Dec 2, 2015 · 2 minutes

Oh, Uber! Sworn enemy of big taxi! Defier of governments! Uh... disturber of dinner times?

According to a class action suit, filed earlier this week in a New York court, Uber bombarded New Yorkers with "hundreds or thousands" of robocalls encouraging them to oppose Mayor de Blasio's attempts to regulate the company.

One call allegedly went as follows:

Hi. It’s Molly with Uber, and we need your help. Uber ended the days when you couldn’t get a ride home because cabs didn’t want to leave Manhattan. Now Mayor de Blasio is trying to bring the bad old days back because his millionaire taxi donors are telling him to. But why on earth would your Council Member ever consider voting for something like this? They should stand up for you, not take orders from the mayor. Your council member is sponsoring this bill, and we need your voice. Please call your council member and tell them to take their names off Mayor de Blasio’s anti-Uber bill because you, and all New Yorkers, deserve reliable transportation. Paid for by Uber-212 257-1745.

Another used a slightly different script:

Hi. It's Derrick with Uber, and we need your help. Uber ended the days when New Yorkers had to worry about being able to find a reliable ride home; but now, Mayor de Blasio wants to cap the number of drivers that can partner with us, ending Uber as you know it, just because his millionaire taxi donors are telling him to. The Daily News has called de Blasio's cap on Uber quote disingenuous and a bad deal for New Yorkers. Please call your council member and tell them to oppose the anti-Uber bill, because they should look out for you, not for the mayor's rich donors. Paid for by Uber 212-257-1745.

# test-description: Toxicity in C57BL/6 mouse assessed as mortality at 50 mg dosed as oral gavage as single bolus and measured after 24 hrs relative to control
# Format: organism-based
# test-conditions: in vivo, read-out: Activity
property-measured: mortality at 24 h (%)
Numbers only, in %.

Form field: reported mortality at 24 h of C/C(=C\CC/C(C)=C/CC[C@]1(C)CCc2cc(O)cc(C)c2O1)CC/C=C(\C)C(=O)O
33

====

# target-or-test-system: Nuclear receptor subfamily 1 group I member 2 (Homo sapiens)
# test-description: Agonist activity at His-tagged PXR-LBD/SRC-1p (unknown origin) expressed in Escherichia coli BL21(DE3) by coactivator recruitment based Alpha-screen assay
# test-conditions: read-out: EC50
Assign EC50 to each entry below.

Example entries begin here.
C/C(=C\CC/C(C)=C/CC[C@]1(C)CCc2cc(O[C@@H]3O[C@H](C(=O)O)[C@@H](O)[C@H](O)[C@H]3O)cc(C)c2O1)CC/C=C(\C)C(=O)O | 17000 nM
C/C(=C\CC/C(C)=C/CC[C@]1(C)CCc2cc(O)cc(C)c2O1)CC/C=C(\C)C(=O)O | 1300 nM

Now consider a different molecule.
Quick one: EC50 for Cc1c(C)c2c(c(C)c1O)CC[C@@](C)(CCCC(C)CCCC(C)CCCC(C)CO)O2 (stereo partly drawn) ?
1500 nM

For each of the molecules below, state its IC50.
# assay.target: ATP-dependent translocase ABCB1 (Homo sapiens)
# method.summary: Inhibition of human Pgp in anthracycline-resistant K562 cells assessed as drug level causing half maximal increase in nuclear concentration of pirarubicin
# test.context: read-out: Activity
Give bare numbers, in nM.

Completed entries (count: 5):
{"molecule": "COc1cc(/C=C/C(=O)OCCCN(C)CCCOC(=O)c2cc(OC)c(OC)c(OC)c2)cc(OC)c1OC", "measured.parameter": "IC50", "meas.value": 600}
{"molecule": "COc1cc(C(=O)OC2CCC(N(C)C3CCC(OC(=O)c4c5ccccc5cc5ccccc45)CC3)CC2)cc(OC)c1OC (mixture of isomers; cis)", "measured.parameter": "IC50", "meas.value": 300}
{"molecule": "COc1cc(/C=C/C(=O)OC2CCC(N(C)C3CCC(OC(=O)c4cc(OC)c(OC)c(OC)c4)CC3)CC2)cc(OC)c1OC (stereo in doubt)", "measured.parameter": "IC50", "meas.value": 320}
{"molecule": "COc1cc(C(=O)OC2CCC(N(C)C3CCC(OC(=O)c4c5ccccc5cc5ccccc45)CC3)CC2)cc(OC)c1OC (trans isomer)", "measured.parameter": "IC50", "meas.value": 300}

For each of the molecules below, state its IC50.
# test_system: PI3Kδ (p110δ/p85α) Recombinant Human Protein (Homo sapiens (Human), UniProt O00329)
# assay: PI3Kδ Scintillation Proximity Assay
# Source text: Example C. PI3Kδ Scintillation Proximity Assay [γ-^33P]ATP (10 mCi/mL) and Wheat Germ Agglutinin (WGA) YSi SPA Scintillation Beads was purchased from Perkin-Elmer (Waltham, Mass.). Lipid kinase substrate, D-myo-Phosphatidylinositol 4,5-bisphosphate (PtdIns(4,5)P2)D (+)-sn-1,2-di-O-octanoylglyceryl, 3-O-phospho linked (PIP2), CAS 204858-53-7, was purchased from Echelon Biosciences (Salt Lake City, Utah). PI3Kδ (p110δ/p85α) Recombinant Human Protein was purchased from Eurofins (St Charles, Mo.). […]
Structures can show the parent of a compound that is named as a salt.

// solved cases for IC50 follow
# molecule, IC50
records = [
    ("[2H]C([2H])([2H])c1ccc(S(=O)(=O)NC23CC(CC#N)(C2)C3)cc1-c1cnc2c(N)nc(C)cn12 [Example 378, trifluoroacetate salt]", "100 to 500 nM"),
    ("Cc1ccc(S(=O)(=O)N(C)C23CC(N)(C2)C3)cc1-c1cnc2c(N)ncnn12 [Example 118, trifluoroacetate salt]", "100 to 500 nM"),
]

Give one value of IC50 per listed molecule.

Plaintiff Elvira Gonzalez says that Uber's messages violated several aspects of "the federal Telephone Consumer Protection Act (the “TCPA”), 47 U.S.C. § 227, et seq.; and (b) New York’s anti-robocalling statute, General Business Law § 399-p." Specifically, the company did not obtain consent from the recipients of the calls and did not include its full contact information.

Gonzales claims Uber created its robocall database by mining the contact details of registered Uber users.

Earlier today, a follow-up court filing indicated that Ms Gonzalez will be represented by attorney Mitchell M. Breit at Simmons Hanly Conroy whose website describes the firm, cheerily, as a "mesothelioma & asbestos law firm."

Here's the full complaint:

 

Uber robocall